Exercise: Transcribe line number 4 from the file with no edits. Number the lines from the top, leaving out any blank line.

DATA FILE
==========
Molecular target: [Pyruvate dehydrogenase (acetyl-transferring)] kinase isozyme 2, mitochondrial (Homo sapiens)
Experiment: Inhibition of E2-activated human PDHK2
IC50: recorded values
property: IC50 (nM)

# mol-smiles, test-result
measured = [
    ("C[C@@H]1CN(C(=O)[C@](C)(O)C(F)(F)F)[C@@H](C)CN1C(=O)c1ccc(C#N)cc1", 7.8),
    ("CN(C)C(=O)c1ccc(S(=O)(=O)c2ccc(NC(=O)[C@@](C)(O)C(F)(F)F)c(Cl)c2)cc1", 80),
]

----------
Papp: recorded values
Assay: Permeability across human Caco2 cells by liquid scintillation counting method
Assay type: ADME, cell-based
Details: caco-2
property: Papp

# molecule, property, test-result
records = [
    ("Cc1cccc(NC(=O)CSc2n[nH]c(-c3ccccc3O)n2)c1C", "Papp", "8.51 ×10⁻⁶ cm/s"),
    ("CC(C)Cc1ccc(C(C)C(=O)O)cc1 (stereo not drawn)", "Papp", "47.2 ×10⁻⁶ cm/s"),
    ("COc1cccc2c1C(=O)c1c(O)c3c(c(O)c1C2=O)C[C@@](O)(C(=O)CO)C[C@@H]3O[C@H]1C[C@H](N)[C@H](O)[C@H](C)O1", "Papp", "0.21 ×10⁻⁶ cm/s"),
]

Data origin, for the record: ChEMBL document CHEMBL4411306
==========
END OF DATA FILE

property: IC50 (nM)